Training is always about striving to push the limits and it’s often associated with sweating, fast movement and cardiovascular intensity. Many people feel that if they are huffing and puffing or feeling the strain, they aren’t doing the right things. What they don’t realize is that maintain a coefficient muscle balance is highly significant and when that suffers, so will efficiency and full body fitness levels. When this tenuous balance is off, the body is primed for injury and to keep this at its peak level, athletes need to incorporate a variety of fitness activities besides cardio-centric exercises.
Yoga is one activity that can truly enhance your performance via the outcomes that it delivers to the body in terms of its grace, its focus on control and its essential balance. Yoga integrates the art of concentrating on muscle groups while controlling your breathing and sending oxygen to the areas of body. The varying flow of the postures will build strength in muscle groups that some of the cardio invested exercises may overlook. Additionally, you can gain a very specific type of control over your breathing and increase your ability to employ centering, calming and focus techniques to your training.
Learning to maintain balance in different areas of your body will go a long way in avoiding injury and knowing when to apply that to your run will come from the clarity and mental agility that yoga promotes. The mental concentration that it builds will help you in meeting a wall head on with through concentration and increase your endurance. The breathing techniques are infinitely valuable and are easily transferable to your time on the track and streets.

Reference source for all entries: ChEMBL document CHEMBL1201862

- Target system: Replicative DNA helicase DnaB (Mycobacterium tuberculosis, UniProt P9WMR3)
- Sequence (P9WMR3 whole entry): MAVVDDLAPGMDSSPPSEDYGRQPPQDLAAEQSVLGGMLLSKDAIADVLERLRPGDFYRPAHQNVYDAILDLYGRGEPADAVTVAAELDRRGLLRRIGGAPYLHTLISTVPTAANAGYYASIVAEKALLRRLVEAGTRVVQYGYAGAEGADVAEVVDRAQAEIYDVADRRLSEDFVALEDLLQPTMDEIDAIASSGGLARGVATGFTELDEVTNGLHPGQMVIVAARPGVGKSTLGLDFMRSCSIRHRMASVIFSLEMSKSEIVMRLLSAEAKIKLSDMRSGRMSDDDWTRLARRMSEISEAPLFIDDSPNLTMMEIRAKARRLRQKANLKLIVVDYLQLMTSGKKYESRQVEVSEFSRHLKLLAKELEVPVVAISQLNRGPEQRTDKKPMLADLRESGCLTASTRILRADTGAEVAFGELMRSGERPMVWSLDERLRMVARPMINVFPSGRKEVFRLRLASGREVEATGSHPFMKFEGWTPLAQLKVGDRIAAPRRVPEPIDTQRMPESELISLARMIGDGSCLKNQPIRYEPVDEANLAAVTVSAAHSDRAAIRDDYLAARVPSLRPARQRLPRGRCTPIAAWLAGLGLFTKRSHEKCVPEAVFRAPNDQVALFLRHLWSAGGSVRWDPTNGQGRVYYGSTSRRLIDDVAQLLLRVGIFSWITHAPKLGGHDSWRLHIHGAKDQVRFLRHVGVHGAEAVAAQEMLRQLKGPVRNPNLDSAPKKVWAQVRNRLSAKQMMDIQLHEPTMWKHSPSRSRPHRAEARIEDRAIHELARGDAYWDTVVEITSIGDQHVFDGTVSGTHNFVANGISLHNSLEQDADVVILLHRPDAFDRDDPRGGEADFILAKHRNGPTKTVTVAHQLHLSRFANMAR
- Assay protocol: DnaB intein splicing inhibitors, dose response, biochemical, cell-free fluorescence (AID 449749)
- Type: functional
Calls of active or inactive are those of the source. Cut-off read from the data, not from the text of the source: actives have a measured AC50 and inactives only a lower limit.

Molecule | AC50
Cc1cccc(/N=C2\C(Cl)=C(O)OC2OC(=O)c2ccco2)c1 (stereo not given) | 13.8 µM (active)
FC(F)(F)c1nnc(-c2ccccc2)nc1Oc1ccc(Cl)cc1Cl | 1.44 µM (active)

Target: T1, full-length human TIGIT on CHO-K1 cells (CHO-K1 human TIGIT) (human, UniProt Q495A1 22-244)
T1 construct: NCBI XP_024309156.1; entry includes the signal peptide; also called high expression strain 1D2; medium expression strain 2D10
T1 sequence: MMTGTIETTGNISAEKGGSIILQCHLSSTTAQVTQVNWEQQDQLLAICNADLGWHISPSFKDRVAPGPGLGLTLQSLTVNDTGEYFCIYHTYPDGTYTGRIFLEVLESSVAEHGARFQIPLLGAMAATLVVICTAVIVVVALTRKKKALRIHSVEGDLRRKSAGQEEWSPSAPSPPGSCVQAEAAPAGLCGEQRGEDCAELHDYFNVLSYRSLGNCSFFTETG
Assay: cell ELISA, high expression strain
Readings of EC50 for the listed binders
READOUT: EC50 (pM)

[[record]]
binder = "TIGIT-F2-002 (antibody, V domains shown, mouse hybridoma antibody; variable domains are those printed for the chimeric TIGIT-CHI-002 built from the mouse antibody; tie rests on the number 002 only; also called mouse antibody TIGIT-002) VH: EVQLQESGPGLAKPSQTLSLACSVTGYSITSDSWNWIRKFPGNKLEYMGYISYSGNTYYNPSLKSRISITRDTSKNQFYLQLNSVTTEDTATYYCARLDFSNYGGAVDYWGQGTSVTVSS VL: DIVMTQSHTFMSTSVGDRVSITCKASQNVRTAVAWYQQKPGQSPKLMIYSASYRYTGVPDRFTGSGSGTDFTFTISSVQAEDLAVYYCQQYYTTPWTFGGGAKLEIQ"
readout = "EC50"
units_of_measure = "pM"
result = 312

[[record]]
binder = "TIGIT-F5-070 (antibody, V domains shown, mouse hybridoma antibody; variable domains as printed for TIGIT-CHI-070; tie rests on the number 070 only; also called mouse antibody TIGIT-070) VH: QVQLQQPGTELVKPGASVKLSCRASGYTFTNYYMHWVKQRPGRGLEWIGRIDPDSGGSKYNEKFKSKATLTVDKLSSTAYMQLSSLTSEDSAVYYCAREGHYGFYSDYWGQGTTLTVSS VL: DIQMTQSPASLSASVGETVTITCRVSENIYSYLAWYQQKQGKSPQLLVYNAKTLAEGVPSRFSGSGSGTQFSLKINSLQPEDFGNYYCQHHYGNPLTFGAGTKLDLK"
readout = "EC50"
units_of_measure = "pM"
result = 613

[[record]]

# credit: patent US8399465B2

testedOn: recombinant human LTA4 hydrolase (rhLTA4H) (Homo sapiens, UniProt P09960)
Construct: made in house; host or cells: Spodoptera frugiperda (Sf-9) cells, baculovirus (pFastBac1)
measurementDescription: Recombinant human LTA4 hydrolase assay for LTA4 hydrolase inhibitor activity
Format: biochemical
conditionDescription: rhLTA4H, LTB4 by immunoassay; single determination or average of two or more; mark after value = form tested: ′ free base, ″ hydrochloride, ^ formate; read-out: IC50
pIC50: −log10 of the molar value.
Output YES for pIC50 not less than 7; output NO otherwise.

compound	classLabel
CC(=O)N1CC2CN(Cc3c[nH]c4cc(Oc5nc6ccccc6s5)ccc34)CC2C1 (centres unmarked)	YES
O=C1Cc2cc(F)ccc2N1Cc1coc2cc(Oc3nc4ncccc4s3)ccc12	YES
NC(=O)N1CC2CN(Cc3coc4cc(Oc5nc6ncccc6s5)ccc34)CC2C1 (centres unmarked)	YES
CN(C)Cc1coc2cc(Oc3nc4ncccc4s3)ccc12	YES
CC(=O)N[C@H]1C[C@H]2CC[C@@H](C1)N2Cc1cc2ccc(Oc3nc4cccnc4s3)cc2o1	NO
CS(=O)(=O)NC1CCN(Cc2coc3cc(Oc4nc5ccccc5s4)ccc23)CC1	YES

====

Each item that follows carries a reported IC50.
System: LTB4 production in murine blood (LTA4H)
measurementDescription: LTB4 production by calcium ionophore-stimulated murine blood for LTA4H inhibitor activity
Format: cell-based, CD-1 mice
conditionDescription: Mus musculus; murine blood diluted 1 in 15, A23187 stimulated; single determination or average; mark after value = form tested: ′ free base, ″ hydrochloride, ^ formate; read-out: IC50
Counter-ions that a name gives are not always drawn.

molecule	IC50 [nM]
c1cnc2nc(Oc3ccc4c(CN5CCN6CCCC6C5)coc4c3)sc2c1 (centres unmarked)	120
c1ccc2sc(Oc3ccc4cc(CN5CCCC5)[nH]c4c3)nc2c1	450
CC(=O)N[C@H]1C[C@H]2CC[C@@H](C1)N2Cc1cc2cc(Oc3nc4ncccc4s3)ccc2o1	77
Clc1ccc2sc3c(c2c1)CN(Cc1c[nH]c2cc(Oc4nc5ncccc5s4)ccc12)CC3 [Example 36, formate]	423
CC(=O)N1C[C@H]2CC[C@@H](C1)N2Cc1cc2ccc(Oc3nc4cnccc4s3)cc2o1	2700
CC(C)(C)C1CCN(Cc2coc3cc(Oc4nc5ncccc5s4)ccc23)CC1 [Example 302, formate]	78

As you start out, don’t assume that because you are athletic that you will find it easy. Sign up for a beginner class and test your ability to hold the postures that you might find somewhat awkward at first. Even in a beginning level, if you easily adapt to the poses, you can choose to hold them longer each time to increase your challenge. You can always move into more advanced classes as you develop.
Yoga can be done in any season. You can invest in classes indoors throughout the winter and outdoors is an option in the summer. It’s not the kind of thing that requires a specific environment. Practice on a plane, your living room, the park or in the studio. Through your low training periods, you can try power yoga to increase the intensity.
Essentially, all you need is a yoga mat and some comfortable clothing that will allow maximum flexibility. If you want to fit a bit in every day and don’t want to work around a studio’s schedule, you can select from numerous online sessions or DVD’s although starting with an instructor is a good idea in the beginning.
Maintaining moderation is recommended in any method of training and yoga is no different. It won’t replace your running or cardio training but will assist in developing different strengths. It will increase flexibility, improve breathing and build focus and concentration. Runners might find the open non-competitive environment a bit unique at first but as you continue, you will stop being concerned with the other yogis in the room and focus primarily on your own balance and your own improvement and learn to compete solely with your own best performance.